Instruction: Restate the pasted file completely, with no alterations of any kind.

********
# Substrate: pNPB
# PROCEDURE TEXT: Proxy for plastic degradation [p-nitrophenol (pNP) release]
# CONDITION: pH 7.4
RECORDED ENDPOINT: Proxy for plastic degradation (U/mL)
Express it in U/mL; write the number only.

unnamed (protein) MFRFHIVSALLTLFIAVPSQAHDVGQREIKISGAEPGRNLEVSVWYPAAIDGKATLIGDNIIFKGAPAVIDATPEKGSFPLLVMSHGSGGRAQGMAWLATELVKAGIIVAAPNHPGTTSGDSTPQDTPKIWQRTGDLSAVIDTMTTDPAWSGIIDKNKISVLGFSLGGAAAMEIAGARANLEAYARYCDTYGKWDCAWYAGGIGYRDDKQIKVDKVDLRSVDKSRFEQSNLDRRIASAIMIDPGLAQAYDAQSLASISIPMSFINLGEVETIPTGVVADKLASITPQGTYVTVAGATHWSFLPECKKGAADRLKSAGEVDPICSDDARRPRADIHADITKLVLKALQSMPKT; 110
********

# Substrate: pNPB
# PROCEDURE TEXT: Proxy for plastic degradation [p-nitrophenol (pNP) release]
# CONDITION: pH 7.4
RECORDED ENDPOINT: Proxy for plastic degradation (U/mL)
Express it in U/mL; write the number only.

unnamed (protein) MFRFHIVSALLTLFIAVPSQAHDVGQREIKISGAEPGRNLEVSVWYPAAIDGKATLIGDNIIFKGAPAVIDATPEKGSFPLLVMSHGSGGRAQGMAWLATELVKAGIIVAAPNHPGTTSGDSTPQDTPKIWQRTGDLSAVIDTMTTDPAWSGIIDKNKISVLGFSLGGAAAMEIAGARANLEAYARYCDTYGKWDCAWYAGGIGYRDDKQIKVDKVDLRSVDKSRFEQSNLDRRIASAIMIDPGLAQAYDAQSLASISIPMSFINLGEVETIPTGVVADKLASITPQGTYVTVAGATHWSFLPECKKGAADRLKSAGEVDPICSDDARRPRADIHADITKLVLKALQSMPKT; 110